Welcome to the start of the 2004 movie season. After the stunning success of
last summer's high profile film, THE LEAGUE OF EXTRAORDINARY GENTLEMEN, it
makes sense to start off this summer's season with its sequel, VAN HELSING.
Oops, I forgot. THE LEAGUE OF EXTRAORDINARY GENTLEMEN, for all of its hype,
turned out to be a box office bomb and a barely watchable movie. And, even if
the plot of VAN HELSING sounds a lot like THE LEAGUE OF EXTRAORDINARY
GENTLEMEN, it actually isn't a sequel. It's also not a sequel to a somewhat
similar and equally awful picture, UNDERWORLD, which starred Kate Beckensale,
the co-star of VAN HELSING. VAN HELSING is by writer/director Stephen Sommers,
whose last film, THE MUMMY RETURNS, was yet another bloated and brain-dead
action picture. You'll see several of the special effects from THE MUMMY
RETURNS repeated in VAN HELSING.
VAN HELSING's story involves Count Dracula (Richard Roxburgh), Frankenstein's
Monster (Shuler Hensley) and Dr. Jekyll (Stephen Fisher), as well as a couple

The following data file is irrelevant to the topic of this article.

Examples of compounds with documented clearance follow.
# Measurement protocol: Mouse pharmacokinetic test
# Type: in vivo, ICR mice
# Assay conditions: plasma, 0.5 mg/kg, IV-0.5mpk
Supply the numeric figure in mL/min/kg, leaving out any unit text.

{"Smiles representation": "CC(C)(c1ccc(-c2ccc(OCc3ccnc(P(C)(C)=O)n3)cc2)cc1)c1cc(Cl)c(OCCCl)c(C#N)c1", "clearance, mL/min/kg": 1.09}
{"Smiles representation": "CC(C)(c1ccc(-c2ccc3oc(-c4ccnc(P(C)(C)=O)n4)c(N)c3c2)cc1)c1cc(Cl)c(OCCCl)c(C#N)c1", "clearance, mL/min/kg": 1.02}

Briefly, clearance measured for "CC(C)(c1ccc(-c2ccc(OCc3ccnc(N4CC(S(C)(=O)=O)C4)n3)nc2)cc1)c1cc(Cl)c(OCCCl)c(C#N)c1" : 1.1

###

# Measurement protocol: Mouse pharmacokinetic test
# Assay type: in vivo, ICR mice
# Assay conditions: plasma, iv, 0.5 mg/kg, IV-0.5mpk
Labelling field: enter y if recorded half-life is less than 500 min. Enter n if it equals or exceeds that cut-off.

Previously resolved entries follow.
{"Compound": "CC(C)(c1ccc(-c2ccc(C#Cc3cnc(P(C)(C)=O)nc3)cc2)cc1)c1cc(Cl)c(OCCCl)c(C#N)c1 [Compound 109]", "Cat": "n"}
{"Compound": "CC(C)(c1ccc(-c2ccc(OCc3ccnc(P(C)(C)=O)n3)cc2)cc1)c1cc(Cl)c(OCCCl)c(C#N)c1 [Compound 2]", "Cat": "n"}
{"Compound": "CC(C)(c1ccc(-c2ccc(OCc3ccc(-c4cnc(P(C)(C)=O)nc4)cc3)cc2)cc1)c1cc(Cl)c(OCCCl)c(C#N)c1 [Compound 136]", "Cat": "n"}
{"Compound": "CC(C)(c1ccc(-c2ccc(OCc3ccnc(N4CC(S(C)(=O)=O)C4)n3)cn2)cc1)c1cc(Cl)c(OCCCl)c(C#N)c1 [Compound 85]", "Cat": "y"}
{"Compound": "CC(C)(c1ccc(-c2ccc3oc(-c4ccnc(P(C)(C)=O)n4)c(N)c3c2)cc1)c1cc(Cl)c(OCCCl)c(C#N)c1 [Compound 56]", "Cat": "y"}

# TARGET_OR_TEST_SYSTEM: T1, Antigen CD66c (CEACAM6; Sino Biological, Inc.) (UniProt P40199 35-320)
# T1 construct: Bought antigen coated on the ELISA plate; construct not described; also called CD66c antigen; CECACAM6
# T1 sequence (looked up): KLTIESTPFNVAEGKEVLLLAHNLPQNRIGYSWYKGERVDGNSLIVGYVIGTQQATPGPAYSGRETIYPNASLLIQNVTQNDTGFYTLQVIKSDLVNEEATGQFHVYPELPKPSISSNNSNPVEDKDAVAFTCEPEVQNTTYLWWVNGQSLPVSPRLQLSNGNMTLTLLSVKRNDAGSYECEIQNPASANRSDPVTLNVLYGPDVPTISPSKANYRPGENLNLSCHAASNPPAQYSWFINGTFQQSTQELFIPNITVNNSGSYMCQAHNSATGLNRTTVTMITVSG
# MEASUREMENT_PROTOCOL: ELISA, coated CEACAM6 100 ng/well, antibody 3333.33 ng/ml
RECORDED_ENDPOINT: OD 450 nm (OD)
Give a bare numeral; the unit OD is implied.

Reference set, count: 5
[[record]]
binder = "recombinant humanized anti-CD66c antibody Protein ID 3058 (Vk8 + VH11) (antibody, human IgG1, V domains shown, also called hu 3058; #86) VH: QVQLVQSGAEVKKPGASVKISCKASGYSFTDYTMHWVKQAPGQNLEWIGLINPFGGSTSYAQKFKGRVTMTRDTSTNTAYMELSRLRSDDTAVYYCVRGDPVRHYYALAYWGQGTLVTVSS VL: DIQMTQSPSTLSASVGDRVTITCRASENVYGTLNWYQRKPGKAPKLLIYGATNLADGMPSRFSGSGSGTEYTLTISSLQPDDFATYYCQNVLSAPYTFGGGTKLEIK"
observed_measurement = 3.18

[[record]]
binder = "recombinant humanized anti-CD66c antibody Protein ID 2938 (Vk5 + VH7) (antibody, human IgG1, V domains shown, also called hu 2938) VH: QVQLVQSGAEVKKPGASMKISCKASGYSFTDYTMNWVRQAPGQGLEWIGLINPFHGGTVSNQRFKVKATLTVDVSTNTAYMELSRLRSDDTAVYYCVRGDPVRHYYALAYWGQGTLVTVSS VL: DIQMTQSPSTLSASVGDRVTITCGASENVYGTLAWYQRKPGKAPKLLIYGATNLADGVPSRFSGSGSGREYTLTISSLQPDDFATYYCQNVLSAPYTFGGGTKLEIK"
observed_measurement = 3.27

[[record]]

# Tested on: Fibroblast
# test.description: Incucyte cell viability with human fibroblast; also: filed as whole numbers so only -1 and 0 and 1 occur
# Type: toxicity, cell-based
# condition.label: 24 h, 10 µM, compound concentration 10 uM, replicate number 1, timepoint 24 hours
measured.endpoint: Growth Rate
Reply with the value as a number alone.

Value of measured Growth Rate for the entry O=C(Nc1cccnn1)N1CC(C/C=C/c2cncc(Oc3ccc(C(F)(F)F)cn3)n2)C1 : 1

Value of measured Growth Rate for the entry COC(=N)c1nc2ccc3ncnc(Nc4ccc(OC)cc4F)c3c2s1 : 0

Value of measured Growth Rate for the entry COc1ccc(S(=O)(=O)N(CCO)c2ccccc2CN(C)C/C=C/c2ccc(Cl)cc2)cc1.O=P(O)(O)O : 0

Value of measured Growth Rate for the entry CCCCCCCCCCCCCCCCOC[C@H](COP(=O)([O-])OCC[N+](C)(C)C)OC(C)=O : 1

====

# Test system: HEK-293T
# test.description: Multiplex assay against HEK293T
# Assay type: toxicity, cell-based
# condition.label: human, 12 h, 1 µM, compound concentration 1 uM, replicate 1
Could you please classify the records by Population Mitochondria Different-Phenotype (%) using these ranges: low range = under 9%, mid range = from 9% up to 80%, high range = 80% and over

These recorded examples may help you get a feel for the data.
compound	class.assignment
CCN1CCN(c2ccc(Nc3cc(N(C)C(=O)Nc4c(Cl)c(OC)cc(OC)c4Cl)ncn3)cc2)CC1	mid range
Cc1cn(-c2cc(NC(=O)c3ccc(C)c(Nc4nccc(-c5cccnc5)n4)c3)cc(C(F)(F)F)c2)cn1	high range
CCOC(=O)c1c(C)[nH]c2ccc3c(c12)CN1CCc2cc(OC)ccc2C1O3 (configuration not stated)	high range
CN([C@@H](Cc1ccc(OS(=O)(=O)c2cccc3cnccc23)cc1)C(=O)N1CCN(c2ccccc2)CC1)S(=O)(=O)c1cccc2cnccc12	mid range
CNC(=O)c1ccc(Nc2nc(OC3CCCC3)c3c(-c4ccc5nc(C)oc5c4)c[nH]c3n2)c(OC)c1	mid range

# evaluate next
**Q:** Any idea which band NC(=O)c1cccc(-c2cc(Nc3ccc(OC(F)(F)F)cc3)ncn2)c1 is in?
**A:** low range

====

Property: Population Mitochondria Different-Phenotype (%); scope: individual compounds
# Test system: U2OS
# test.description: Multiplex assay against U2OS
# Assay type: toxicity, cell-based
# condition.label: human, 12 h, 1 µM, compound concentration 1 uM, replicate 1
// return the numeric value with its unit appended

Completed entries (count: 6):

of vampire killers, Anna Valerious (Beckinsale) and Van Helsing (Hugh Jackman).
Actually Van Helsing, whose current weapon of choice is a gas-powered machine
gun crossbow, is a killer for hire who is ready to annihilate whatever monsters
the Vatican tells him to eliminate. I could tell you more, but, since the
script is utterly irrelevant, I won't waste your time. The movie is little
more than a long sequence of superhero-type fights. Bring your earplugs
because this ungodly mess is as painfully loud as it is mind-numbingly stupid.
The movie plays like one long preview for a video game. The film's CGI sets
are as handsome as you'd find produced by the finest game machines.
About the only thing good about VAN HELSING -- other than that it finally lets
the audience escape by rolling the credits -- is that Hugh Jackman looks
spectacular in his big black hat with a mile-long brim. The hat covers his
eyes, which helps to hide his embarrassment for having been associated with
this pathetic picture.
VAN HELSING runs way, way too long at 2:13. It is rated PG-13 for "nonstop
creature action violence and frightening images, and for sensuality" and would
be acceptable for kids around 11 and up.
Copyright © 2004 Steve Rhodes